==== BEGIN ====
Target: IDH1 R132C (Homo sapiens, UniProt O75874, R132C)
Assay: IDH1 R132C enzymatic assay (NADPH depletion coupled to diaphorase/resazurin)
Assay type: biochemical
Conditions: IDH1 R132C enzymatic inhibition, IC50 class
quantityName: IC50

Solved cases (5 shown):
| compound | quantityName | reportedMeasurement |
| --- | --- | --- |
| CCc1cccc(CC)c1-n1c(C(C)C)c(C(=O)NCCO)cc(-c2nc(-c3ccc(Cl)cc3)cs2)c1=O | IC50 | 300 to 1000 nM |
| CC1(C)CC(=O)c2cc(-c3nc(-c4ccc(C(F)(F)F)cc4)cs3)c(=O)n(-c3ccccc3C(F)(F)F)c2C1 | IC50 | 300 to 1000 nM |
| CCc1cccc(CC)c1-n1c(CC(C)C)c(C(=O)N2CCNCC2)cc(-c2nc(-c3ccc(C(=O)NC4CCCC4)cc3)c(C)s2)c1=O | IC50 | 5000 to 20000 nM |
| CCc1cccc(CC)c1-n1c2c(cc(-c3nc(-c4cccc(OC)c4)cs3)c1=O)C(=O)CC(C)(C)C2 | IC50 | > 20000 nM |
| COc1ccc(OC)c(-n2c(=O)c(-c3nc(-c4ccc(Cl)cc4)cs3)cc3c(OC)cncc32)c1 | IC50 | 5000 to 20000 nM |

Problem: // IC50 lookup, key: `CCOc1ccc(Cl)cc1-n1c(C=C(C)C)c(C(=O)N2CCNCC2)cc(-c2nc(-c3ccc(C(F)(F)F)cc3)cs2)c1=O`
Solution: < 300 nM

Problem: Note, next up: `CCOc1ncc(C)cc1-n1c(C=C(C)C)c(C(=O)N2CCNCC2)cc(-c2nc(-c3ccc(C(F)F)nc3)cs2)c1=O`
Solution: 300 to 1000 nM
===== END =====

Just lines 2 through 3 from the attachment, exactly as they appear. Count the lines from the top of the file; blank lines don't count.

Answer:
Assay: IDH1 R132C enzymatic assay (NADPH depletion coupled to diaphorase/resazurin)
Assay type: biochemical